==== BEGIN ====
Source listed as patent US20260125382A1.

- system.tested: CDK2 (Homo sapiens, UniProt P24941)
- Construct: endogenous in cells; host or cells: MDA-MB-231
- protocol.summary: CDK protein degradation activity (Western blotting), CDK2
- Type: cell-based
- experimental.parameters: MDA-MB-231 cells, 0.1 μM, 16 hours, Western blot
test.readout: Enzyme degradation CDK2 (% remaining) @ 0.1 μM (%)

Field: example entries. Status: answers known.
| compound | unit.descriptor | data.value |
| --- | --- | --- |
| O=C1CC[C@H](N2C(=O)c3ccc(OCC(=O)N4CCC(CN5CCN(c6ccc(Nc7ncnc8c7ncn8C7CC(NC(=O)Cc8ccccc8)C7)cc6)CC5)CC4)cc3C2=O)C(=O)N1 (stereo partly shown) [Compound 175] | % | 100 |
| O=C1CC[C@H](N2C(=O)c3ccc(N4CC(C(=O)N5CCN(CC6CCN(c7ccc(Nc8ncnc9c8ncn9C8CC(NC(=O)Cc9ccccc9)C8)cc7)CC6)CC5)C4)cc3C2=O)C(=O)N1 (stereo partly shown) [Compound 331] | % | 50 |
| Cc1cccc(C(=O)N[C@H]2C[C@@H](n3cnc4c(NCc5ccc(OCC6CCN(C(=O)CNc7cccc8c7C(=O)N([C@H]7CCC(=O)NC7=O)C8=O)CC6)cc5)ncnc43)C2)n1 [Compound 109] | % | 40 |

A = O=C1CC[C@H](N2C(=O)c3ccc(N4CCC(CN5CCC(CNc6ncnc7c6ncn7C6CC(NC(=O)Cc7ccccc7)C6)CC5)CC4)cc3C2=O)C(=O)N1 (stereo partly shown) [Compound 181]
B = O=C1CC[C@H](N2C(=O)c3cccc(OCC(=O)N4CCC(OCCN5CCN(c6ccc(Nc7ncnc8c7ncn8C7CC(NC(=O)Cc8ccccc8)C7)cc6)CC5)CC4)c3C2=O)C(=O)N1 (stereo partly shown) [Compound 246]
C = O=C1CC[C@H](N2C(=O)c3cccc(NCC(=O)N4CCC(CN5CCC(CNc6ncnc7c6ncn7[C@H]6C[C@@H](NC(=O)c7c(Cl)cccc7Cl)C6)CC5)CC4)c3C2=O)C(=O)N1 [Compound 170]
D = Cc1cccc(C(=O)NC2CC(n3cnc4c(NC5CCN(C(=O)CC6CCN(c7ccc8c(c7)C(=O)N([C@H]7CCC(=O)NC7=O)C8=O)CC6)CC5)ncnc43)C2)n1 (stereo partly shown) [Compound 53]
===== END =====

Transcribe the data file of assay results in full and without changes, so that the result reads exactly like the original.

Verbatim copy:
Source listed as patent US20260125382A1.

- system.tested: CDK2 (Homo sapiens, UniProt P24941)
- Construct: endogenous in cells; host or cells: MDA-MB-231
- protocol.summary: CDK protein degradation activity (Western blotting), CDK2
- Type: cell-based
- experimental.parameters: MDA-MB-231 cells, 0.1 μM, 16 hours, Western blot
test.readout: Enzyme degradation CDK2 (% remaining) @ 0.1 μM (%)

Field: example entries. Status: answers known.
| compound | unit.descriptor | data.value |
| --- | --- | --- |
| O=C1CC[C@H](N2C(=O)c3ccc(OCC(=O)N4CCC(CN5CCN(c6ccc(Nc7ncnc8c7ncn8C7CC(NC(=O)Cc8ccccc8)C7)cc6)CC5)CC4)cc3C2=O)C(=O)N1 (stereo partly shown) [Compound 175] | % | 100 |
| O=C1CC[C@H](N2C(=O)c3ccc(N4CC(C(=O)N5CCN(CC6CCN(c7ccc(Nc8ncnc9c8ncn9C8CC(NC(=O)Cc9ccccc9)C8)cc7)CC6)CC5)C4)cc3C2=O)C(=O)N1 (stereo partly shown) [Compound 331] | % | 50 |
| Cc1cccc(C(=O)N[C@H]2C[C@@H](n3cnc4c(NCc5ccc(OCC6CCN(C(=O)CNc7cccc8c7C(=O)N([C@H]7CCC(=O)NC7=O)C8=O)CC6)cc5)ncnc43)C2)n1 [Compound 109] | % | 40 |

A = O=C1CC[C@H](N2C(=O)c3ccc(N4CCC(CN5CCC(CNc6ncnc7c6ncn7C6CC(NC(=O)Cc7ccccc7)C6)CC5)CC4)cc3C2=O)C(=O)N1 (stereo partly shown) [Compound 181]
B = O=C1CC[C@H](N2C(=O)c3cccc(OCC(=O)N4CCC(OCCN5CCN(c6ccc(Nc7ncnc8c7ncn8C7CC(NC(=O)Cc8ccccc8)C7)cc6)CC5)CC4)c3C2=O)C(=O)N1 (stereo partly shown) [Compound 246]
C = O=C1CC[C@H](N2C(=O)c3cccc(NCC(=O)N4CCC(CN5CCC(CNc6ncnc7c6ncn7[C@H]6C[C@@H](NC(=O)c7c(Cl)cccc7Cl)C6)CC5)CC4)c3C2=O)C(=O)N1 [Compound 170]
D = Cc1cccc(C(=O)NC2CC(n3cnc4c(NC5CCN(C(=O)CC6CCN(c7ccc8c(c7)C(=O)N([C@H]7CCC(=O)NC7=O)C8=O)CC6)CC5)ncnc43)C2)n1 (stereo partly shown) [Compound 53]